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Five Days of Fidelio With Robert Standish and the Meaning of Trust in the Art World (VIDEO)

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"Fidelio" was the all-access password used to get into the secret sex party in Stanley Kubrick's 1999 film Eyes Wide Shut. Comparing Malibu artist Robert Standish to Kubrick may sound ludicrous to the modest and humbled Standish, but given my film endeavors in the art scene, my five-day film tour with Standish left Kubrick-esque impressions on me. Now, I can easily replace Stankley Kubrick in this article with Pink Floyd, but since I'm a film guy, I'll stick with Kubrick. However, if you watch my film on Standish and see the album cover of The Dark Side of the Moon, you may find creative comparisons, especially in its spectrum of light motif and use of prism colors over black.

Meanwhile, if there is to be a kindred spirit between Standish and Kubrick, it would be their simple, straightforward compositions, acid-induced orbital and sci-fi planet exploration, and most importantly it's those eyes on Standish's Culver City Mural; eyes glaringly haunting in many Kubrick movies that we as filmmakers call the "thousand-mile stare."

I never asked Standish where he got the title "Eyes Wide Open Series," but perhaps in my own mind, I already had an answer.

Another benchmark in my career was the opportunity to film Standish at William Turner Gallery in Santa Monica, fueling their trust on my reputation alone. The fact that the gallery gave me creative licensing over the film proved their trust in me as a filmmaker. If there's going to be any password in the art world that will allow me to film in Standish's studio or after-hours with minimal supervision in a well-reknown gallery, that password would be "trust." Either they trust you, or they don't. Trust will give you the keys to their kingdom and believe me, you will see and hear everything.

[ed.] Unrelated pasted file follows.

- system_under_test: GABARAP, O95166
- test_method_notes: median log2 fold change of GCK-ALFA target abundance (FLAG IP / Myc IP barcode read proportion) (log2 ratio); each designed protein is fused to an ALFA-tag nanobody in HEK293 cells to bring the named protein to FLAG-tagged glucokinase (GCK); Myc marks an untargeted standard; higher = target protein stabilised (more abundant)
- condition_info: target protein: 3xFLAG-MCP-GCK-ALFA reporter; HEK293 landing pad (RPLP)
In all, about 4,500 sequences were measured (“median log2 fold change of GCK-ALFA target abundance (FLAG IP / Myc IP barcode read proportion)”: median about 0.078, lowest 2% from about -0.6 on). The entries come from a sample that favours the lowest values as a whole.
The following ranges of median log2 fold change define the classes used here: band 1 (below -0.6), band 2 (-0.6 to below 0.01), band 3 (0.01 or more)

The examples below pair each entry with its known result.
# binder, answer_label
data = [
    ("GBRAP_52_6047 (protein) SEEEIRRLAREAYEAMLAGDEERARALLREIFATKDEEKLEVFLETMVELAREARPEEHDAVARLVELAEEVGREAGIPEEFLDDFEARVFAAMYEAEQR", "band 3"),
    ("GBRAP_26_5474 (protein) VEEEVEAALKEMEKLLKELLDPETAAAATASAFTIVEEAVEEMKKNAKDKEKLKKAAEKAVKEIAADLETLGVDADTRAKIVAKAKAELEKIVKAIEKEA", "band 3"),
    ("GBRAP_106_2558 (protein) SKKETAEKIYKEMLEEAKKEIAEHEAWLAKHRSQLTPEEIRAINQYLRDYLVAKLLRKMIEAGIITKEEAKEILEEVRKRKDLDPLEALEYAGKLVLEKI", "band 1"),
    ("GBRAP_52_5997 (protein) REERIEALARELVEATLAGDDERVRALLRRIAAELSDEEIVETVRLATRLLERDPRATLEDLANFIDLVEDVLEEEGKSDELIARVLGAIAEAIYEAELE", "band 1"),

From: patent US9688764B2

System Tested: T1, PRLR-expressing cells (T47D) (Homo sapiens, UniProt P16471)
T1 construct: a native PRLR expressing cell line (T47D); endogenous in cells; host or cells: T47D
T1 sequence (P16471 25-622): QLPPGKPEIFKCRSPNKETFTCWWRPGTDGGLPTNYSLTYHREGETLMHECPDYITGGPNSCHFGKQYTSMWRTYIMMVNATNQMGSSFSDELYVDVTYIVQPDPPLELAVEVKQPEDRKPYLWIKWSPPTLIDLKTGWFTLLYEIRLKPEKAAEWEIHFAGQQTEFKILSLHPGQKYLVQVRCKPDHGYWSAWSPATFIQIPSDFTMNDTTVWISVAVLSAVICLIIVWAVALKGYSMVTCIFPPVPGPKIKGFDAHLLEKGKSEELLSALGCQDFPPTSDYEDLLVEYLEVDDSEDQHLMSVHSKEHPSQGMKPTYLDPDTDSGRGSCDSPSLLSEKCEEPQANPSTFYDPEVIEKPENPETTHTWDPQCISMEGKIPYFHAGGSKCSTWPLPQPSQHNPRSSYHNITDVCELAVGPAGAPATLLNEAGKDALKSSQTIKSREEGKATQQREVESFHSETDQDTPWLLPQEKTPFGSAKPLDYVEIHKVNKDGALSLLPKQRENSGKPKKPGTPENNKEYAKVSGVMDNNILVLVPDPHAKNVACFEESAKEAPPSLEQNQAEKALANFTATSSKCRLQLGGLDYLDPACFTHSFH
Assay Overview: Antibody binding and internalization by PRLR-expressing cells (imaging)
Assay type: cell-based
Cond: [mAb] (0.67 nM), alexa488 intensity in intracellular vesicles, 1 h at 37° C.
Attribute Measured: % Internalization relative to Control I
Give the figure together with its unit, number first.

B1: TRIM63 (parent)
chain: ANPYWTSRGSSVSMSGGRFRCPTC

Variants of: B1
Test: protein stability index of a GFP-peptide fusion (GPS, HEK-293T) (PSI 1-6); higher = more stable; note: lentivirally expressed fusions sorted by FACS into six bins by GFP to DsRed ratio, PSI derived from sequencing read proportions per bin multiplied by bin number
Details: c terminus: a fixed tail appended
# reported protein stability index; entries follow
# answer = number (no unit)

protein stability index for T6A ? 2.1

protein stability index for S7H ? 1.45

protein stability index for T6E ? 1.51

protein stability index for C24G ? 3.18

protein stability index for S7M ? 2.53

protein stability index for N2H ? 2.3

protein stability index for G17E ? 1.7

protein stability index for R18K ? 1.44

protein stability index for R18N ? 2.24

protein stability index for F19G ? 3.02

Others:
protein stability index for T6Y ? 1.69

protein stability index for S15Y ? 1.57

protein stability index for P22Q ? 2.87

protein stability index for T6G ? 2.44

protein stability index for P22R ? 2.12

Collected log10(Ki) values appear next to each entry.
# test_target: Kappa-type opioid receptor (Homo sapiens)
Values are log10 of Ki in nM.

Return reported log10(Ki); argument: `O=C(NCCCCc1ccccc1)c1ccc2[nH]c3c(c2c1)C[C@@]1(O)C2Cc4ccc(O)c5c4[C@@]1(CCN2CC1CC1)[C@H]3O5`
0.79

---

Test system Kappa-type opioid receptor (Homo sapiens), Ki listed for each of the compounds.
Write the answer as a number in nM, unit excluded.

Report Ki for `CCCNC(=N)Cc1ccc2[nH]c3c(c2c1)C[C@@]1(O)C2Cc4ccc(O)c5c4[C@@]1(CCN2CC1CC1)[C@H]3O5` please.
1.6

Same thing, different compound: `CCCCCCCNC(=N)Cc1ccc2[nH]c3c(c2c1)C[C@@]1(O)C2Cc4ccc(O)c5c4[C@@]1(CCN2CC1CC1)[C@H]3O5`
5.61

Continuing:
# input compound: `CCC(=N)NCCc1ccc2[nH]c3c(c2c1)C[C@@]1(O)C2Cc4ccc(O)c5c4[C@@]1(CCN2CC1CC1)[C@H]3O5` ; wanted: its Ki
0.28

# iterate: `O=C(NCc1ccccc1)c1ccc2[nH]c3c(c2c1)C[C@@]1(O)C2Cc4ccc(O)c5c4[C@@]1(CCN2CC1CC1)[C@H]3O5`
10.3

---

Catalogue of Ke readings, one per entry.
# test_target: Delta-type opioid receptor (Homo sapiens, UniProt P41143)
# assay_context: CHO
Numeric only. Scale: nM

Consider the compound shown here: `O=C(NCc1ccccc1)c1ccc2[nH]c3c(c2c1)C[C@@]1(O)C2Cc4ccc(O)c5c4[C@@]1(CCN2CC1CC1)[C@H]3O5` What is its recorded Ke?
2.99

If you want a seat at the table, you have to earn it and the key to earning it from this outsider is trust. I guess you could pay for it, but I'm not that cynical...yet.

In my art scene ventures throughout Southern California, I feel like Tom Cruise in Eyes Wide Shut, trying to be anonymous with my camera as a mask while watching the artists expose themselves intimately in sacred places. My eyes aren't shut, but like Standish's art, my eyes are wide open, and when I say "eyes," I really mean opportunities. There's ecstasy, allure, intimacy and secrecy all throughout the art scene.

Like Cruise, I've become a voyeur in their world. I just hope I don't get caught.

Here is the film I did on Robert Standish over the course of five visits: